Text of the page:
Start Date

30-11-1995 12:00 AM

Description

The 1995 Food Security Act required producers with highly erodible land to develop erosion control plans to be eligible for farm program benefits. Conservation tillage was a part of many of those plans; however, mechanical incorporation of herbicides to reduce runoff losses can be a problem while trying to maintain crop residue. Soil, water, and herbicide losses (with water and sediment) were measured from continuous com runoff plots (1.7 x 12.0 m) in 1993 and 1994 under natural rainfall conditions. Four tillage/herbicide application treatments were studied: notill/herbicide broadcast sprayed (NT); fall chisel plow-spring disk/herbicide broadcast sprayed after disking (DS); fall chisel plow-spring disk/herbicide broadcast sprayed before disking (SD); and fall chisel plow-spring "mulch master" /herbicide applied with John Deere's Mulch Master (MM). Residue measurements after tillage and planting generally showed NT with the greatest percent residue cover, MM second, and SD together with DS the least. By storm event, NT generally had the least erosion and the lowest runoff volumes. For the herbicides studied, atrazine, metolachlor, and cyanazine, concentrations in sediment and runoff water were generally in the order NT>DS>MM>SD. Lack of incorporation and/or application to more crop residue with NT was believed responsible for the higher concentrations with that system. Total losses for all three herbicides each year were generally less than 2% of that applied. Because the herbicides used are not strongly adsorbed and have similar adsorption coefficients, over 95% of the runoff loss in each case was associated with runoff water. Depending primarily on runoff volumes, which in turn were dependent on the storm and the time of year, relative losses for notill were variable, sometimes being the greatest, sometimes the least; however, for the other three treatments, losses were usually in the order DS>MM>SD.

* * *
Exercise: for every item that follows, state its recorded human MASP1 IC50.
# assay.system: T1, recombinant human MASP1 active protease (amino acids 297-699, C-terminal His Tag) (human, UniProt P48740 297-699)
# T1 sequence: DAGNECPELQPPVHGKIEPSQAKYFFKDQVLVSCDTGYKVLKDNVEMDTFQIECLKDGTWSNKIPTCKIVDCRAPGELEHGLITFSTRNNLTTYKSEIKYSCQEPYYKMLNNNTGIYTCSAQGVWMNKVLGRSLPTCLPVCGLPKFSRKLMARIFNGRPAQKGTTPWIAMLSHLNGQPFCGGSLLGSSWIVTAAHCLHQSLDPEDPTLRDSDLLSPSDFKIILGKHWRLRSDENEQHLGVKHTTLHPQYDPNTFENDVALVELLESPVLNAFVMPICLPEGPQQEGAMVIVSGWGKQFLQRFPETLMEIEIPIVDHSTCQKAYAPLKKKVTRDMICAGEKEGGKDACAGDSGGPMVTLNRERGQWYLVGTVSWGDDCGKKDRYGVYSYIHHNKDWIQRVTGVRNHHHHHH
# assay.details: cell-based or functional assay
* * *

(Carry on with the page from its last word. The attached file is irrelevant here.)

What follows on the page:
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Nov 30th, 12:00 AM

Tillage and Herbicide Incorporation Effects on Runoff Losses

The 1995 Food Security Act required producers with highly erodible land to develop erosion control plans to be eligible for farm program benefits. Conservation tillage was a part of many of those plans; however, mechanical incorporation of herbicides to reduce runoff losses can be a problem while trying to maintain crop residue. Soil, water, and herbicide losses (with water and sediment) were measured from continuous com runoff plots (1.7 x 12.0 m) in 1993 and 1994 under natural rainfall conditions. Four tillage/herbicide application treatments were studied: notill/herbicide broadcast sprayed (NT); fall chisel plow-spring disk/herbicide broadcast sprayed after disking (DS); fall chisel plow-spring disk/herbicide broadcast sprayed before disking (SD); and fall chisel plow-spring "mulch master" /herbicide applied with John Deere's Mulch Master (MM). Residue measurements after tillage and planting generally showed NT with the greatest percent residue cover, MM second, and SD together with DS the least. By storm event, NT generally had the least erosion and the lowest runoff volumes. For the herbicides studied, atrazine, metolachlor, and cyanazine, concentrations in sediment and runoff water were generally in the order NT>DS>MM>SD. Lack of incorporation and/or application to more crop residue with NT was believed responsible for the higher concentrations with that system. Total losses for all three herbicides each year were generally less than 2% of that applied. Because the herbicides used are not strongly adsorbed and have similar adsorption coefficients, over 95% of the runoff loss in each case was associated with runoff water. Depending primarily on runoff volumes, which in turn were dependent on the storm and the time of year, relative losses for notill were variable, sometimes being the greatest, sometimes the least; however, for the other three treatments, losses were usually in the order DS>MM>SD.

 

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